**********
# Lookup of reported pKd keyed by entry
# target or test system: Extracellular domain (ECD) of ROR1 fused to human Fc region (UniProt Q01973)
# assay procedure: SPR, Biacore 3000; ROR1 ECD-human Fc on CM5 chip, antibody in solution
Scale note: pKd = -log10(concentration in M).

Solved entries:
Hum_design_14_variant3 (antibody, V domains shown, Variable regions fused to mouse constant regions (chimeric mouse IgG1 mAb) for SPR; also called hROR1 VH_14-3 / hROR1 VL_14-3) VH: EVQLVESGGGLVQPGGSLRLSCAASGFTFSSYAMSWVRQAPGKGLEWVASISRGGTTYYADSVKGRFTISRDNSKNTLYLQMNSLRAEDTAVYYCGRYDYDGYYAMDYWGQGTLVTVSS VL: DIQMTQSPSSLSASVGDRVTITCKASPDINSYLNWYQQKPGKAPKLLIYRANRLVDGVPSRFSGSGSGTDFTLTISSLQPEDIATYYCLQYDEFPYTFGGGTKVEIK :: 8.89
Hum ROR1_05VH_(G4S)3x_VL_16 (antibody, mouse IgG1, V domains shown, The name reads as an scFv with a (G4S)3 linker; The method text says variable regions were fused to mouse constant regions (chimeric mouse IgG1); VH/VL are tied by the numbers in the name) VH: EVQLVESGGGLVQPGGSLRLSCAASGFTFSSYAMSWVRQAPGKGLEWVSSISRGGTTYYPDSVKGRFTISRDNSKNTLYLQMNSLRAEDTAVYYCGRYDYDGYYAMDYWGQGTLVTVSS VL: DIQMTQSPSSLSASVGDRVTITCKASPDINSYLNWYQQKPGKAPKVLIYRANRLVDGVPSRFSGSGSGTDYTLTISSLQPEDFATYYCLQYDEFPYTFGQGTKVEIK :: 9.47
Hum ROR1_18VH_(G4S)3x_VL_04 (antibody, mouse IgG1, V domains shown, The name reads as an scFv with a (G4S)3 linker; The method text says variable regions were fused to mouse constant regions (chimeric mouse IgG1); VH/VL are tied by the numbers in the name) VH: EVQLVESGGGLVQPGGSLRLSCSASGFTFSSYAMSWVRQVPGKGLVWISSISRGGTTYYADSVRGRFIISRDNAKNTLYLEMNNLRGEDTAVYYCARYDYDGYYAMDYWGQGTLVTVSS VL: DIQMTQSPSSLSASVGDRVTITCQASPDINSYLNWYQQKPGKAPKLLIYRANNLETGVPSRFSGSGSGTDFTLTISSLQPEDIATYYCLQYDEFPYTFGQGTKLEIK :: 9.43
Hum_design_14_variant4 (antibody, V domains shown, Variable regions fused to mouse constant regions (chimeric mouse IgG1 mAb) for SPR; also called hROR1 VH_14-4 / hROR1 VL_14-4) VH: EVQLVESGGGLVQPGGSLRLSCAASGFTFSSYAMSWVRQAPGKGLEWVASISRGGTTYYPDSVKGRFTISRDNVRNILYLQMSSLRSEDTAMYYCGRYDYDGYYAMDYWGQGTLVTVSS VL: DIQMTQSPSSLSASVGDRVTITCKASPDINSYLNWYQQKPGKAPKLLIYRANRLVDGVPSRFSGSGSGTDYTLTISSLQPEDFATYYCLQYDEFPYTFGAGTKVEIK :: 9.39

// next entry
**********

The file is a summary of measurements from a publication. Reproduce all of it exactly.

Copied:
# Lookup of reported pKd keyed by entry
# target or test system: Extracellular domain (ECD) of ROR1 fused to human Fc region (UniProt Q01973)
# assay procedure: SPR, Biacore 3000; ROR1 ECD-human Fc on CM5 chip, antibody in solution
Scale note: pKd = -log10(concentration in M).

Solved entries:
Hum_design_14_variant3 (antibody, V domains shown, Variable regions fused to mouse constant regions (chimeric mouse IgG1 mAb) for SPR; also called hROR1 VH_14-3 / hROR1 VL_14-3) VH: EVQLVESGGGLVQPGGSLRLSCAASGFTFSSYAMSWVRQAPGKGLEWVASISRGGTTYYADSVKGRFTISRDNSKNTLYLQMNSLRAEDTAVYYCGRYDYDGYYAMDYWGQGTLVTVSS VL: DIQMTQSPSSLSASVGDRVTITCKASPDINSYLNWYQQKPGKAPKLLIYRANRLVDGVPSRFSGSGSGTDFTLTISSLQPEDIATYYCLQYDEFPYTFGGGTKVEIK :: 8.89
Hum ROR1_05VH_(G4S)3x_VL_16 (antibody, mouse IgG1, V domains shown, The name reads as an scFv with a (G4S)3 linker; The method text says variable regions were fused to mouse constant regions (chimeric mouse IgG1); VH/VL are tied by the numbers in the name) VH: EVQLVESGGGLVQPGGSLRLSCAASGFTFSSYAMSWVRQAPGKGLEWVSSISRGGTTYYPDSVKGRFTISRDNSKNTLYLQMNSLRAEDTAVYYCGRYDYDGYYAMDYWGQGTLVTVSS VL: DIQMTQSPSSLSASVGDRVTITCKASPDINSYLNWYQQKPGKAPKVLIYRANRLVDGVPSRFSGSGSGTDYTLTISSLQPEDFATYYCLQYDEFPYTFGQGTKVEIK :: 9.47
Hum ROR1_18VH_(G4S)3x_VL_04 (antibody, mouse IgG1, V domains shown, The name reads as an scFv with a (G4S)3 linker; The method text says variable regions were fused to mouse constant regions (chimeric mouse IgG1); VH/VL are tied by the numbers in the name) VH: EVQLVESGGGLVQPGGSLRLSCSASGFTFSSYAMSWVRQVPGKGLVWISSISRGGTTYYADSVRGRFIISRDNAKNTLYLEMNNLRGEDTAVYYCARYDYDGYYAMDYWGQGTLVTVSS VL: DIQMTQSPSSLSASVGDRVTITCQASPDINSYLNWYQQKPGKAPKLLIYRANNLETGVPSRFSGSGSGTDFTLTISSLQPEDIATYYCLQYDEFPYTFGQGTKLEIK :: 9.43
Hum_design_14_variant4 (antibody, V domains shown, Variable regions fused to mouse constant regions (chimeric mouse IgG1 mAb) for SPR; also called hROR1 VH_14-4 / hROR1 VL_14-4) VH: EVQLVESGGGLVQPGGSLRLSCAASGFTFSSYAMSWVRQAPGKGLEWVASISRGGTTYYPDSVKGRFTISRDNVRNILYLQMSSLRSEDTAMYYCGRYDYDGYYAMDYWGQGTLVTVSS VL: DIQMTQSPSSLSASVGDRVTITCKASPDINSYLNWYQQKPGKAPKLLIYRANRLVDGVPSRFSGSGSGTDYTLTISSLQPEDFATYYCLQYDEFPYTFGAGTKVEIK :: 9.39

// next entry